Scientifically designed experiments have been established to prove the theory that cold temperatures do not cause the common cold.
For generations, wisdom has held that cold air is not good for respiratory systems. In particular, cold air has been thought to cause colds. Earlier medical traditions have tended to agree with folk wisdom. Over the last fifteen years, the prevailing medical opinion has shifted to a different point of view. The more recent thinking is that cold air does not cause colds, bronchitis, pneumonia, or other respiratory infections.
Studies conducted at the University of Virginia made the news when healthy adult volunteers played in the snow with little clothes on and were found no more likely to catch respiratory infections than their companions indoors. Subsequently, at McMurdo Station, a US research base in Antarctica, a few important studies have been carried out. (What better place to study the effect of cold temperature than Antarctica?) People in isolation at this base tended to get no colds at all — unless visitors came from the outside. Specific viruses that the visitors brought to the station worked their way through the research compound, approximating the rate of cold acquisition in other climates. This confirmed that cold temperature itself does not cause colds.
Cold air affects an important defense mechanism — mucus transport. The entire respiratory system is coated with a very thin layer of mucus called the mucus blanket, which rests on tiny hairs called cilia. This mucus blanket traps organisms and particles before they can reach the lungs. This moving blanket acts as a conveyer belt to move the particles out of the respiratory system. Proper action of the mucociliary blanket depends on the mucus having the suitable mixture of stickiness (to catch the particles) and fluidity (to move the particles up and out). When this is altered by dry air, irritating chemicals, cigarette smoke, or any other factor, the respiratory system becomes more susceptible to infection. Cold air stimulates an increase in mucus production, but like other substances, mucus becomes thicker in colder temperatures. Thus, inhaled particles are cleared less easily when a person breathes cold air.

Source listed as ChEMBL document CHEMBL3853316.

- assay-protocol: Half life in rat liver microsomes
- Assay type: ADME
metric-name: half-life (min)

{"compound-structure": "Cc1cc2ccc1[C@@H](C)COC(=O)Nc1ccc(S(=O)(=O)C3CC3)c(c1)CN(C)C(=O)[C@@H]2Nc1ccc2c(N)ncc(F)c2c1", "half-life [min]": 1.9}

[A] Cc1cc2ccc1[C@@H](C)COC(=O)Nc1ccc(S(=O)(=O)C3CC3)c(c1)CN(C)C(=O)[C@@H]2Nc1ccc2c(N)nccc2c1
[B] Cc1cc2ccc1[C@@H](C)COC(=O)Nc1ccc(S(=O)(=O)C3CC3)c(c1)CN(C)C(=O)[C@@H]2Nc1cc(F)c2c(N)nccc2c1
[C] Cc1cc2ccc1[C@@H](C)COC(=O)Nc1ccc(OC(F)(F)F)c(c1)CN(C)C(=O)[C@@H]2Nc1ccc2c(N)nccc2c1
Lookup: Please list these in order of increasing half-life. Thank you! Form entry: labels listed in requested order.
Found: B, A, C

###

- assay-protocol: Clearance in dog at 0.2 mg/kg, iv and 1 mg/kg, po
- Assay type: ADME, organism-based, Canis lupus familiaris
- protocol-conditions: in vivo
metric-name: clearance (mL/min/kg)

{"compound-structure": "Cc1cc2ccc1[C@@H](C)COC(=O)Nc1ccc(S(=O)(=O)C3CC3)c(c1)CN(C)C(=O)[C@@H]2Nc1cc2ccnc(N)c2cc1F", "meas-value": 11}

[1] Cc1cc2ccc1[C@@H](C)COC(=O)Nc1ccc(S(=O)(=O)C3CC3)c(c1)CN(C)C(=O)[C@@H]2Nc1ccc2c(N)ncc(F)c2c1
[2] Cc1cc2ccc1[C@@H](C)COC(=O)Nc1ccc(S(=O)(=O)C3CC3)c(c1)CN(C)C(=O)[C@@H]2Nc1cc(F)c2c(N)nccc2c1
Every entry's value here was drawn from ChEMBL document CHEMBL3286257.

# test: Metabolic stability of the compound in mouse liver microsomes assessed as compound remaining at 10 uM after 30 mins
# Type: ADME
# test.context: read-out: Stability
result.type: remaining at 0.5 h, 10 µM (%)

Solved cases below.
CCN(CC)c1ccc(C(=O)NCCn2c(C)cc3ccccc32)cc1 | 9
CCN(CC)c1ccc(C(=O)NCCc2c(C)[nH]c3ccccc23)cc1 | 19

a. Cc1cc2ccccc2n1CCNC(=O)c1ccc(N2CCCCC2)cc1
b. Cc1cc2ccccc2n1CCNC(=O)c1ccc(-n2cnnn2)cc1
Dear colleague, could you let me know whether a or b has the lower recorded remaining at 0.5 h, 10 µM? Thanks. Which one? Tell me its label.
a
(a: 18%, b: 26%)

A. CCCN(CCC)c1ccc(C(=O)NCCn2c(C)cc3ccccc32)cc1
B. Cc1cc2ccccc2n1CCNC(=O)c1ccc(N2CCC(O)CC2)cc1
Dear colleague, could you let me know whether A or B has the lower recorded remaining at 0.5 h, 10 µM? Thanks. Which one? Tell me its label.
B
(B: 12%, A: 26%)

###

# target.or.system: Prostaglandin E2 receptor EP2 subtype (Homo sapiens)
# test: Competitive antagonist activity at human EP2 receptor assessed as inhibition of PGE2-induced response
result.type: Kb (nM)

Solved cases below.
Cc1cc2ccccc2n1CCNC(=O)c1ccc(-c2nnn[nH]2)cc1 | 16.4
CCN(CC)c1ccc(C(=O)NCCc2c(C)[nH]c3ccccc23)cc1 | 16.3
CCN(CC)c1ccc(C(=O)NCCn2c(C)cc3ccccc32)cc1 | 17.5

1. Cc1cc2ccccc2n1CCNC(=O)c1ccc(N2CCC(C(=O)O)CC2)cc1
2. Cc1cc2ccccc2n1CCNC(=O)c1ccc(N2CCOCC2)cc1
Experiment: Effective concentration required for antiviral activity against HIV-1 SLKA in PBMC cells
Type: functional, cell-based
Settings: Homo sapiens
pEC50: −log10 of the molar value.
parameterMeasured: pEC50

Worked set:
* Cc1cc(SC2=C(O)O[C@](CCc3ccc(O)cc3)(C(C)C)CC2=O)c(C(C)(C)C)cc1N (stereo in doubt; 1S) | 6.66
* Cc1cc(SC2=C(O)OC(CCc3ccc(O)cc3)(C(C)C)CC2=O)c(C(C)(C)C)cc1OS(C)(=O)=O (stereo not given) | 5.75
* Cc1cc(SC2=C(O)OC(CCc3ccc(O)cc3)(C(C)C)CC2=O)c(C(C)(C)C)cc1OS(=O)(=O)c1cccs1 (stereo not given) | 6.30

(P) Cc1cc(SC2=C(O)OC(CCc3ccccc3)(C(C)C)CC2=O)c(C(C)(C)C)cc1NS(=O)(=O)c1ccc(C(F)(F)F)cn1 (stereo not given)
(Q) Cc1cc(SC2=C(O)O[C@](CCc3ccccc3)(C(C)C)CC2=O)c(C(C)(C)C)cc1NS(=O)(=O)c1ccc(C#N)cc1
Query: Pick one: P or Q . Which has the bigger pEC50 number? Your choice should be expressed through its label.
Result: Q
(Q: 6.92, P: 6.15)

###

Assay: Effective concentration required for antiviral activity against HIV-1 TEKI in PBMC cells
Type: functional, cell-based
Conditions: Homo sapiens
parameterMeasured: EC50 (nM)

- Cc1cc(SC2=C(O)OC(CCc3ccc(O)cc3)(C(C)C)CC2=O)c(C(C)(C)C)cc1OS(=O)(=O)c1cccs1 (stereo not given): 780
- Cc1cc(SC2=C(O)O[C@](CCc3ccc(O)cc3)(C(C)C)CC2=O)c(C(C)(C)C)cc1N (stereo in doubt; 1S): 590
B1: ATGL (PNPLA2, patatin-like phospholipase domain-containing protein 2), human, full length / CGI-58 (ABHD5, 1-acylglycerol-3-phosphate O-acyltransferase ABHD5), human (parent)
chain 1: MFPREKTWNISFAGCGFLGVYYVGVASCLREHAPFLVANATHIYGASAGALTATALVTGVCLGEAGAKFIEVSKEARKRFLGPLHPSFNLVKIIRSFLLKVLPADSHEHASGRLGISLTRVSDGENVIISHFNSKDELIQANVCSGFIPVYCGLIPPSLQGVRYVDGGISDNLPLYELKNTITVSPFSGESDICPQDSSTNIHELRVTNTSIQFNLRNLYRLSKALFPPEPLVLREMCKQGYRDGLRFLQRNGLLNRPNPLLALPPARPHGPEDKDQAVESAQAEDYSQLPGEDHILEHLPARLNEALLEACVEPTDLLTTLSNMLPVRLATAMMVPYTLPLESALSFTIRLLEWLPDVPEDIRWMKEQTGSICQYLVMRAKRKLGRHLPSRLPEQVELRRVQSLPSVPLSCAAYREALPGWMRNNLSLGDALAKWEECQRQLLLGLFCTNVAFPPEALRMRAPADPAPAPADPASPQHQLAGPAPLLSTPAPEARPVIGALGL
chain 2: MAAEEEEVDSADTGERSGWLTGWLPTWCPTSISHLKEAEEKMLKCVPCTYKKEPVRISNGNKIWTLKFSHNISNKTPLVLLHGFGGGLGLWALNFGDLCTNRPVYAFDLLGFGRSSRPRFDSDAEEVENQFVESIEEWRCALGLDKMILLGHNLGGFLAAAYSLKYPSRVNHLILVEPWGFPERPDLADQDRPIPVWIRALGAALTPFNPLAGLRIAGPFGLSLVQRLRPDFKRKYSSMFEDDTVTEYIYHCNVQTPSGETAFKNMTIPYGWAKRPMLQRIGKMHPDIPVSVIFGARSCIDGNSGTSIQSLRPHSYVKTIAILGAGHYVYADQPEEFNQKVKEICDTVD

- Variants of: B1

The second area is where cold air impact respiratory health is in the nose. The nose is an extraordinary organ designed to condition inhaled air in order to protect the delicate lung tissues. Whether the inhaled air has a relative humidity of one percent or ninety percent, the nose adds or extracts moisture so that air reaching the lungs has a steady relative humidity of about 75%. The same is true of temperature. When breathing through the nose, one may breathe in air at 40 degrees Fahrenheit or at 100 degrees Fahrenheit, but within a quarter of a second the air temperature is quickly brought to 98.6 degrees. Many tiny blood vessels are used to affect a temperature exchange. When a person breathes in cold air, the tissues lining the nose swell as the capillaries dilate, bringing in warm blood to heat the cool air. Excess blood in the nose is the cause of nasal congestion (nasal congestion is backed up blood). In addition to the congestion, the mucus normally present in the nose increases and gets thicker. Cold air, by itself, can produce nasal congestion and stuffiness, which again make it more difficult for the body to remove inhaled bacteria and viruses.
The third area of impact is in the lungs. If cold air reaches the lungs, the lungs respond by releasing histamine. This causes wheezing in people with sensitive airways or asthma. In fact, many theorists think exercise-induced asthma is actually triggered by room-temperature air reaching the lungs in large quantity due to mouth breathing, rather than directly from exercise itself.
Here are some ways to minimize your risk of getting a cold.
- For those who must be outside in the cold, breathe through the nose to stop the cool air from getting to the lungs.
- Drink a lot of fluids — this can noticeably thin the mucus and make the mucociliary clearance more effective.
- Wash hands frequently, which will reduce the number of organisms available to enter the mouth and nose.
- If appropriate, decrease contact with sick children and adults to lower exposure to respiratory organisms.
Author: Blaine Pollock
Philanthropist and Businessman, Blaine Pollock is the creative force behind World News MD/Depression.net. Blaine is also the author of the newly released Children’s Book “O My Walter”. Find the magical book, “O My Walter” at www.omywalter.com